Tiny

A biography in cat urine

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Tiny is the reason I know as much as I do about litter box avoidance. She's the world's best cat: friendly, empathetic, cool with dogs, cool with kids. Beautiful, and healthy. Interesting and smart. If she sees a photograph of a wolf, she'll run and hide. Her fur smells faintly of perfume.

 

Tiny has also had at least 1000 accidents inside our house. She has gone through periods of time when she urinated, quite literally, anywhere, and everywhere. 

 

 

 

 

 

Tiny was the runt of a litter of bottle babies that I fostered, and, when it was time for her to go back to the shelter to be adopted, she was too little to return, so I ended up keeping her forever. Maybe her ambivalence towards her litter box has something to do with not having a mom to teach her proper toilet manners. Or maybe she sustained some permanent damage after eating a lily when she was a kitten. I can't be sure, but I do know she has the most severe case of litter box avoidance that I have witnessed in my 26 years as an animal shelter volunteer and foster parent. 

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Tiny's early litter box habits were decent enough. I moved her around too many times, considering her nervous disposition. She'd have a few accidents with each move (in weird places too, like on the kitchen counter.) But, after a few days, I was always able to get her back to using her box. Whatever. Moves are hard on everyone. 

Then, I broke up with my partner, moved into a new apartment, met a new partner, and got a puppy.

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This threw Tiny over the edge. 

For a while, we thought the urine stains on the carpet were the puppy's. But then, when I finally saw Tiny crouching on the carpet and urinating, I knew. I knew I had crossed over into the hell that is litter box avoidance. 

The puppy grew, and we moved into a house with a dog door and a huge backyard that Tiny could hang out in all day long. And she did. She loved the new house and the new backyard. And she grew to accept the dog. 

We purposely picked a carpet-less house, thinking that would keep Tiny from going on the floor. And, that it did. Instead of urinating on the hardwood floor, Tiny urinated on the doormat by the front door. She would sun herself on our back deck, decide that it was time to empty her bladder, and come inside, walk right past the litter box and over to the door mat to urinate. 

I bought a few different front door rugs, and switched them out every day. It wasn't awful. I had to use lemon oil on the wood door to make it so that every time we opened the door, we didn't fan in the scent of cat urine. But, whatever. There are worse things. At least she wasn't urinating on the furniture. Right?*  (*See below)

I tried putting litter boxes by the door. That didn't work. In the past, we'd had success with pheromones and cat attract litter. I took her to the vet multiple times. She was diagnosed with chronic cystitis, which we treated. But still, nothing helped.

 

Then, one day, I got the idea to put a dirt filled litter box by the door. And, hold your breath cross your fingers, it worked! She started using the dirt litter box! Weird, sure. But less weird! Her urine was in a box! Amazing!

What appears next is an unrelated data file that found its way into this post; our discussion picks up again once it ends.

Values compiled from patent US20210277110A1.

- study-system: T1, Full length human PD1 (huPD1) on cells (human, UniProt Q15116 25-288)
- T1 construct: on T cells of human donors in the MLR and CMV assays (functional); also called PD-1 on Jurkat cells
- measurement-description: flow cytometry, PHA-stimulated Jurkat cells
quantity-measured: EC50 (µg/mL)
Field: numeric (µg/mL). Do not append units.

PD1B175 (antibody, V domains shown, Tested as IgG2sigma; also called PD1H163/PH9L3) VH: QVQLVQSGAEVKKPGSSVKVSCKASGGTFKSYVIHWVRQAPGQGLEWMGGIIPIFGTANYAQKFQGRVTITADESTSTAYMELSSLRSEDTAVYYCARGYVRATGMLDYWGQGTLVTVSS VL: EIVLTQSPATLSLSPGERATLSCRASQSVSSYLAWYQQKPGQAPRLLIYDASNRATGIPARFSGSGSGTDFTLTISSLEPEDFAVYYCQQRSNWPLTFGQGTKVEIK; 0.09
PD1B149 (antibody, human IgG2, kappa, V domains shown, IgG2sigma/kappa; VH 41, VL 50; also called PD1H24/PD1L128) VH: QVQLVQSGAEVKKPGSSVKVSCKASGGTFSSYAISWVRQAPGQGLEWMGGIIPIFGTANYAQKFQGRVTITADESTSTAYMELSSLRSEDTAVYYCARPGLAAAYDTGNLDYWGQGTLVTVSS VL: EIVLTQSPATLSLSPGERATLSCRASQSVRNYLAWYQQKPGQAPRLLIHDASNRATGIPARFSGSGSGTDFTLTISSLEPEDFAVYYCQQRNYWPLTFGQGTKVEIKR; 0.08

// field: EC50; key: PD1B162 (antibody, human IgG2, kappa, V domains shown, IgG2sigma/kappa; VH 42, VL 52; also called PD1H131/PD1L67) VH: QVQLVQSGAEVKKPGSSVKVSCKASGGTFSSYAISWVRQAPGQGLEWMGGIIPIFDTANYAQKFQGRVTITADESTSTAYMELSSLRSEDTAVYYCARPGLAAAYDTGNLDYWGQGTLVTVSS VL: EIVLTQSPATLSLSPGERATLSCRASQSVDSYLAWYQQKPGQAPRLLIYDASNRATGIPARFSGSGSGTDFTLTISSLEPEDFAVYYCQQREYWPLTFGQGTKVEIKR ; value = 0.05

Then, one day, I was cleaning out a litter box and Tiny walked right up and urinated in the empty box! Praise the patron saint of wayward cat urethras! Now she was urinating in two boxes, and not on the doormat! Not ever! Our litter box avoidance days were over!* (No they weren't. *See Below)

Tiny kept these wonderful habits up for years. Slowly she stopped using the dirt filled litter box all together, and just used the empty box in the back of the house. We were living the dream!* (But dreams end. *See Below)

Then, a lot of bad things happened to Tiny in a very short span of time. First, a client's dog chased Tiny, and she ran away. She stayed away for few days, until, finally, a neighbor saw one of my flyers and called, saying that she saw Tiny hanging out in the yard directly adjacent to mine. 

I kept my eyes on the yard, assuming that my neighbor was talking about another orange cat. Surely had Tiny been that close to home, she would have heard my calls and come back. But, later that afternoon, I poked my head out the window and there she was, chasing bugs in their yard. I hurried over to the fence and called her over, but she looked at me like she had no idea who I was and ran under my neighbor's shed. 

I spent the next day shaking her food bag (this was back when she ate dry food) playing purring noises on my phone, spraying pheromones all over the fence. But she didn't come out. 

On day 4 I climbed the fence and tried to reach under the shed to grab her. This time, when I called her, I heard a weak meow. Hungry hungry Tiny. She hadn't eaten since she'd last been home. I opened a can of food and finally she came close enough to me that I could pick her up and bring her back home.

She wasn't herself for a whole day. Then slowly, she began to act like she knew me. She continued to use her box. After a week or so we let her back outside again. And, all was normal. 

Then, Claire, her cat partner, died. Tiny and Claire hadn't been particularly bonded, but Claire was a wise, confident, and somewhat stinky cat, who's presence gave Tiny a bit of a confidence boost in a house filled with dogs (well, just two dogs, but it was a small house.)  

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Then, my boyfriend and I got married, and took a month long honeymoon, during which we had pet sitters who knew Tiny well. But somehow, in our absence, her one litter box was moved and set on top of a desk. And that was it. That was the end of Tiny's litter box usage for the next 14 months. 

This was a long 14 months. After we returned from our honeymoon, Tiny continued to run away and get emotionally stuck under my neighbor's shed. (Was she having a psychotic break?) I would hop the fence to retrieve her, and she'd look at me as if I were a stranger, and crawl deeper under the shed. We'd have to wait until she was starving enough to come out for a can of food before we could pick her up.